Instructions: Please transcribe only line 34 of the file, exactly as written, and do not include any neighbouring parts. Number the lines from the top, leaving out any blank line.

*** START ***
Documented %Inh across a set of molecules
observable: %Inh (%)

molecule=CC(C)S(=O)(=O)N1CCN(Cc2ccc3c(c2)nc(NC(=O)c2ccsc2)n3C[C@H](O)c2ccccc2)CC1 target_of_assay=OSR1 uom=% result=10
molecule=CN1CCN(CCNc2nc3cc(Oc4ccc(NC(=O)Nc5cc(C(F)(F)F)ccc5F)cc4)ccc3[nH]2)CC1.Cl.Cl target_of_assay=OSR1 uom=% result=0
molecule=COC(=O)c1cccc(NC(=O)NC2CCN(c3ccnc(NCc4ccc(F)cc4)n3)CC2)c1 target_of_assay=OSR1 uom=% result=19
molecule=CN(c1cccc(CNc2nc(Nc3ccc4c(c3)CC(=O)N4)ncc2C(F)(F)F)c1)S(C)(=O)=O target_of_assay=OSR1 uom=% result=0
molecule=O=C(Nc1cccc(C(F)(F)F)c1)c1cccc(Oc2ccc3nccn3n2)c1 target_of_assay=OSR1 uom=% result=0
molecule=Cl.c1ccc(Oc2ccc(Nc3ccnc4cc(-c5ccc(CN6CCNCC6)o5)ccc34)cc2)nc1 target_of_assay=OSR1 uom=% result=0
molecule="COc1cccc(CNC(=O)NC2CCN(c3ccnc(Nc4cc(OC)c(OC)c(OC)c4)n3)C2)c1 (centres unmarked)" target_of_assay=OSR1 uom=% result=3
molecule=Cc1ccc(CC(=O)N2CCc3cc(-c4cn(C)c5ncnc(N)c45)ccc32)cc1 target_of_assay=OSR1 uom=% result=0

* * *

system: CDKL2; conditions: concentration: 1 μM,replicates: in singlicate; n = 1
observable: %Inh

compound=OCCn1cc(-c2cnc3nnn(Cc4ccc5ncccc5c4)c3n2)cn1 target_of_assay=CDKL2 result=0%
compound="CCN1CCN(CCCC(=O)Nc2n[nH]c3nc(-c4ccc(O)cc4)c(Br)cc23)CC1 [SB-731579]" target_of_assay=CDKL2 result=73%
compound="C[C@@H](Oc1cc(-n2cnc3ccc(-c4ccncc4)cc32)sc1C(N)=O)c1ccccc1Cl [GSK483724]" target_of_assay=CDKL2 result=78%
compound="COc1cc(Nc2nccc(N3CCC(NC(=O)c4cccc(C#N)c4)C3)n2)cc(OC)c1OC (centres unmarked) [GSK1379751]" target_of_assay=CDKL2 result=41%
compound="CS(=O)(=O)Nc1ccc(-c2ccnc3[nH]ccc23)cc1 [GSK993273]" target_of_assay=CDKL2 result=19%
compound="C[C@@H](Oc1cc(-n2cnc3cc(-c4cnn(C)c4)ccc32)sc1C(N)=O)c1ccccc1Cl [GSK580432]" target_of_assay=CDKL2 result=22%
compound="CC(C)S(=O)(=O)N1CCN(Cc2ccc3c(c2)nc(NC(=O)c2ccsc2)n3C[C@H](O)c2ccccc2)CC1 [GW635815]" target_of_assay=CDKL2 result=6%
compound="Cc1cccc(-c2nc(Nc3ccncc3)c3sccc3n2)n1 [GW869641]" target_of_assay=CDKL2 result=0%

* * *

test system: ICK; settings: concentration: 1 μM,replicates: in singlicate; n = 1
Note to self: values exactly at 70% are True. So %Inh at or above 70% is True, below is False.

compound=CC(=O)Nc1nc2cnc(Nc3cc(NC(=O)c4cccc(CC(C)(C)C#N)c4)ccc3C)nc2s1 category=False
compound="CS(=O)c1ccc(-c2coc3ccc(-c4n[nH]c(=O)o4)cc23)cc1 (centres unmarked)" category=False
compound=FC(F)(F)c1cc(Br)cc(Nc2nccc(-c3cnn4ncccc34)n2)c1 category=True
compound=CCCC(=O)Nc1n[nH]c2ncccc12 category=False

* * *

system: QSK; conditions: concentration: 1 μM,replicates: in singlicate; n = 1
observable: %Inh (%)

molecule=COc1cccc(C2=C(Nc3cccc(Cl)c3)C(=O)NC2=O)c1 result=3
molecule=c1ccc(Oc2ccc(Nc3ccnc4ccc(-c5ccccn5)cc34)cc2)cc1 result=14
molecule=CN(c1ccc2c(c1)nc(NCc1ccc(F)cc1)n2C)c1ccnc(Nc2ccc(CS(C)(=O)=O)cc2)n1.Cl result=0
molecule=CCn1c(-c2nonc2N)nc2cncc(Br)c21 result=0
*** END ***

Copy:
molecule=CN(c1ccc2c(c1)nc(NCc1ccc(F)cc1)n2C)c1ccnc(Nc2ccc(CS(C)(=O)=O)cc2)n1.Cl result=0